imyeyes-banner-sqIn My EyesBy Edward B. Antonio

Teachers’ Protection Law and GMRC’s return

When I was in high school many summers back, I came across a teacher who had a different personality from the rest of the male teachers. He was dominant as he was the bully type.

Whenever he reprimanded some students, he would bully and threaten them: “Loko, kayatmo ta paltoganka?”

This went on until the middle of the school year.

Then, he got what he wanted.

One afternoon, 5 fourth year boys waited for the teacher to come out of the school campus. Once the teacher stepped out of the campus, the 5 boys waited for the right moment and then bog! pak! bog!

They mauled the teacher until he became black and blue.

The 5 boys were allegedly had been bullied by the teacher since class opening. They got tired of being bullied and so they retaliated. The 5 boys came from an eastern barangay with a history of killings and where many of the town’s siga-siga came from.

Well, that’s many years ago, fellas.

Nowadays, it’s the other way around.

You have heard of a teacher being bullied by her students who belong to the elite circle because the teacher just came from a so-so clan or a teacher being disrespected by her students.

The so-called Child Protection Policy has given the students a lot of rights while neglecting the rights of teachers.

Many teachers, particularly those working in public schools, face the dilemma of trying to instill discipline in their students because a lot of so-called ‘bad students’ could easily turn the tables on them, accusing them of maltreatment.

With the aim to protect teachers from ‘bad students’ and saving them from unfair cases, party-list ACT Teachers Representatives Antonio Tinio and France Castro filed the “Teacher Protection Act” or House Bill 9065.

“We filed the teacher protection bill in response to the clamor of teachers having a hard time in instilling discipline in their classrooms,” Tinio explained. “With large class sizes, multiple shifts each day, and the heavier and additional tasks they have to assume, many teachers can attest that instilling discipline in their classrooms has become increasingly difficult.”

A lot of parents expect that teachers will instill discipline in their children because they find that difficult to do at home; yet many of them also complain when teachers do impose discipline on the kids. Some even file charges against the teacher.

“Classroom management is a process of creating and maintaining appropriate behavior of students in classroom settings. There is a lack of institutional support in the form of standards and the permissible and effective methods of instilling discipline, guidance counselors to act as support personnel, and legal assistance and representation for our teachers,” Castro explained. “This bill seeks to amend RA 7610 insofar as any act committed by a teacher or school staff pursuant to the disciplinary rules and procedure issued by the Department of Education shall not be deemed as ‘child abuse’ and to lay down institutionalized support mechanisms for teachers and school personnel in matters of classroom management and discipline.”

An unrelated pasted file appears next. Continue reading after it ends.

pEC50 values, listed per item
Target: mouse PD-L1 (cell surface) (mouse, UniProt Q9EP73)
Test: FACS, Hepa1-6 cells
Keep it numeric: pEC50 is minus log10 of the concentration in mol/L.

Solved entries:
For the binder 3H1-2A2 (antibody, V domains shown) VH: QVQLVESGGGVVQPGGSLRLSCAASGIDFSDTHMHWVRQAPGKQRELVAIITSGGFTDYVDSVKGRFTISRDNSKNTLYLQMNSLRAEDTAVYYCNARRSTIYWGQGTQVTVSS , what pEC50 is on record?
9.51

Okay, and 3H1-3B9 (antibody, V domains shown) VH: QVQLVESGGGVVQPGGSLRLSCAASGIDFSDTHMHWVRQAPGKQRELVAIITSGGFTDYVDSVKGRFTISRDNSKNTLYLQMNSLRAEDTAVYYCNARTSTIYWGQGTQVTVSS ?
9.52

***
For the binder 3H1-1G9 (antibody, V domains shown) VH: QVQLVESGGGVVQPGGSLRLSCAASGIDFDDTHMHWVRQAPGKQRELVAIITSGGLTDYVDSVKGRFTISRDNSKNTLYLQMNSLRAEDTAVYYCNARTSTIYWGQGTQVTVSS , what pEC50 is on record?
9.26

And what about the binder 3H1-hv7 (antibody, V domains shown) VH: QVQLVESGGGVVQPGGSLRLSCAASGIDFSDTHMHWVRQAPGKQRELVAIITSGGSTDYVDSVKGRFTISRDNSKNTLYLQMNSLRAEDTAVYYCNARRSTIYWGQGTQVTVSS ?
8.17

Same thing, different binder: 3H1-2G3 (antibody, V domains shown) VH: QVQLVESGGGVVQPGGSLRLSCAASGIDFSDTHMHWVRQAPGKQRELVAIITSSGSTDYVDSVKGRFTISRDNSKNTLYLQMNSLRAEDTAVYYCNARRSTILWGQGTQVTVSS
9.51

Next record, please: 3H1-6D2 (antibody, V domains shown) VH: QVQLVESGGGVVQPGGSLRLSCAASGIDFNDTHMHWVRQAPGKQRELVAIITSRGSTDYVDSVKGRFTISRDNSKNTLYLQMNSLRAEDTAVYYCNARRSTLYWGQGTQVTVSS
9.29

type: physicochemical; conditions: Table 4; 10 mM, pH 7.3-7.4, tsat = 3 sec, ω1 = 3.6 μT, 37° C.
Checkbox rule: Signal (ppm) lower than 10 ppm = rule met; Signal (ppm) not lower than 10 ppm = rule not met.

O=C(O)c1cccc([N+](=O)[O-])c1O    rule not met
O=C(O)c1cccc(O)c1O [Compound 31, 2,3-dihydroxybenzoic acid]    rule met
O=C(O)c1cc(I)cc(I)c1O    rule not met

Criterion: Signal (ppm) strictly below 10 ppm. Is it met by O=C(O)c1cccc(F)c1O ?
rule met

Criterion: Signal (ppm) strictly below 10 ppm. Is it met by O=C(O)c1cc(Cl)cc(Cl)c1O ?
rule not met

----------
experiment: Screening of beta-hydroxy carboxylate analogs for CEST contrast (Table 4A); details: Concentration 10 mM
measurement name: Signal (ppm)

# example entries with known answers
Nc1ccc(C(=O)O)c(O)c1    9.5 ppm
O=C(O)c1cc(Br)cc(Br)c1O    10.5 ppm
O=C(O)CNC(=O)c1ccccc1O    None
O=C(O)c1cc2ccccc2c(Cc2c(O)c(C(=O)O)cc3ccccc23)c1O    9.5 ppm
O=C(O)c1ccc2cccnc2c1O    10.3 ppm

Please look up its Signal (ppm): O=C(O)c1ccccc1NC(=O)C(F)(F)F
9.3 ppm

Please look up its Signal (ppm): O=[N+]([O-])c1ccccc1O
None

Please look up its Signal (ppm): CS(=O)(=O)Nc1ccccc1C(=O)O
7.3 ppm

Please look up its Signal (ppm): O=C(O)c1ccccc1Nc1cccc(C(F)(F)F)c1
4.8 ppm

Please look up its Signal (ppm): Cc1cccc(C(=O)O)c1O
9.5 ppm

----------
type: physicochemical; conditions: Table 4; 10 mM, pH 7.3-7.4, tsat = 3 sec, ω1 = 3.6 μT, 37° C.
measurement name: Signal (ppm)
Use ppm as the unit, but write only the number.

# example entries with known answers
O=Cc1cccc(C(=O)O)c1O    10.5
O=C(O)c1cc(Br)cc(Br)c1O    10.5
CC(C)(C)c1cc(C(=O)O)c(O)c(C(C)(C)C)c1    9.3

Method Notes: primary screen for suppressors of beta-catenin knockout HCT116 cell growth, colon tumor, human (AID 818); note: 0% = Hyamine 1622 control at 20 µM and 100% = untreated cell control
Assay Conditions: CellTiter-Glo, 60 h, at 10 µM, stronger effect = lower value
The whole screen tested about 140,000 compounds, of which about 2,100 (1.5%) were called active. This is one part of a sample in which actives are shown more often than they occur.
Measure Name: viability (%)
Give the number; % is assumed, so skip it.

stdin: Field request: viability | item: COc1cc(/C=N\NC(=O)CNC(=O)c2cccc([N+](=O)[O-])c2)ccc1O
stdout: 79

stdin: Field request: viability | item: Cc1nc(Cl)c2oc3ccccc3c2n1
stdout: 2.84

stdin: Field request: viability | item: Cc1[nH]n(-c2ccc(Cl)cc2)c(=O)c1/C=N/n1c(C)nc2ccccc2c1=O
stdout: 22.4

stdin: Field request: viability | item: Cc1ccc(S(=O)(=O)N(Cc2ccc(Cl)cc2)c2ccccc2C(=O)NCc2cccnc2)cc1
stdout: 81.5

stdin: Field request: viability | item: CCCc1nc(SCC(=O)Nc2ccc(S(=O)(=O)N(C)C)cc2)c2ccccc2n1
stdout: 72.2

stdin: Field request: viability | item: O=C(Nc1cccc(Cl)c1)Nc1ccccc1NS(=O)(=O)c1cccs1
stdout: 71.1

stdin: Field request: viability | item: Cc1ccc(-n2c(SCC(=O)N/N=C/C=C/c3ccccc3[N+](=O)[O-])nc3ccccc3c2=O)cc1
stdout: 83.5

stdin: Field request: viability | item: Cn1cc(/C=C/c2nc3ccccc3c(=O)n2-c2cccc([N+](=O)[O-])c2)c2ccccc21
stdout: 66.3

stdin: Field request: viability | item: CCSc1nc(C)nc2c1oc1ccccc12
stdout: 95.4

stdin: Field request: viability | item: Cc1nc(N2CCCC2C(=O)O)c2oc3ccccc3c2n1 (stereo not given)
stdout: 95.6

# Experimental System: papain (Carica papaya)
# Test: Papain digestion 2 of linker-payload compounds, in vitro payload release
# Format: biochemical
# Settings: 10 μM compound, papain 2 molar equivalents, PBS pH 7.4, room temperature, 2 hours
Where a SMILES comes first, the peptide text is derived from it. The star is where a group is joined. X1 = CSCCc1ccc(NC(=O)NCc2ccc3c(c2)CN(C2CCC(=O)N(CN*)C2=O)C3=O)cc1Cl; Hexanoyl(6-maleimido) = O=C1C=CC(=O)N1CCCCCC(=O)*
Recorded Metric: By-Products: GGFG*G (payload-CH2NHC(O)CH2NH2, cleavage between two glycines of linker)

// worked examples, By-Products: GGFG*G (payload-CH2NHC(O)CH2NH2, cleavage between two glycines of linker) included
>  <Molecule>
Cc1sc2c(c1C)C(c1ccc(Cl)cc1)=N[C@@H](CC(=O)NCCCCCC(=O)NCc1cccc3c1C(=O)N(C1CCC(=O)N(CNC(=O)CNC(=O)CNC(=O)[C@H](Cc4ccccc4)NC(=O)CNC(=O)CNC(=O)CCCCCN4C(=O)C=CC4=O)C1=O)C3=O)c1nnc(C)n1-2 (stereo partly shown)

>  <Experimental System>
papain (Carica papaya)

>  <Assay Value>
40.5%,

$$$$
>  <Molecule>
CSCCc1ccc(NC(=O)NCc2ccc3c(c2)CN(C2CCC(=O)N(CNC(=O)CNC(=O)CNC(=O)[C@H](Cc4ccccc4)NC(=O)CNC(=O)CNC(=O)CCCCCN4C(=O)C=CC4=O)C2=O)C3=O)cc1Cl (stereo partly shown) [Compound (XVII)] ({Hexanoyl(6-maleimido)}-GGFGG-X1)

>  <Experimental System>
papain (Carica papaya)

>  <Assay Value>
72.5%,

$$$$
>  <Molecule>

Another difficulty for teachers is how to restrain learners from speaking bad words. Bad words nowadays are a common expression among children in the elementary and high school. Where else did they learn these words, fellas? Of course, at home and in their neighborhood.

Other students are now getting rude. They would bully their classmates verbally or through the social media. And when they are reprimanded by their teachers, here come their bully parents to defend their bully children!

These are some of the reasons why some senators on vowed to expedite the passage into law of the measure that would institutionalize the teaching of values education and good manners and right conduct (GMRC) in public schools.

Reports say that the bill seeks to revive the teaching of values formation and GMRC as a separate subject to teach students the practical and acceptable manners of conducting daily affairs according to universal norms of ethics and morality.

“Yes, we need to bring back values education in the curriculum; that includes, good morals and right conduct,” Sen. Win Gatchalian told reporters in an interview after conducting a hearing on the issue.

Gatchalian, who chairs the Senate committee on basic education, noted that educators have given little importance to the teaching of values education in the elementary and high school in the last 49 years.

“So it’s important that we give it equal emphasis similar to traditional subjects like Math, Science and English,” he said. “This is very important because this will pave the way for helping the new generation learn the right values which is essential to our future as a nation.”

  The senators who filed separate measures institutionalizing the GMRC in the K to 12 curriculums are Senators Gatchalian, Joel Villanueva and Juan Miguel Zubiri. Once the measure is enacted into law, the teaching of values education and GMRC will be conducted for one hour per day for both elementary and high school class and as a separate subject.

Teacher Protection Law and the return of GMRC?

Maybe we need these 2 things, fellas, to turn things around.

They may just be the reforms we have been waiting for a long, long time. ●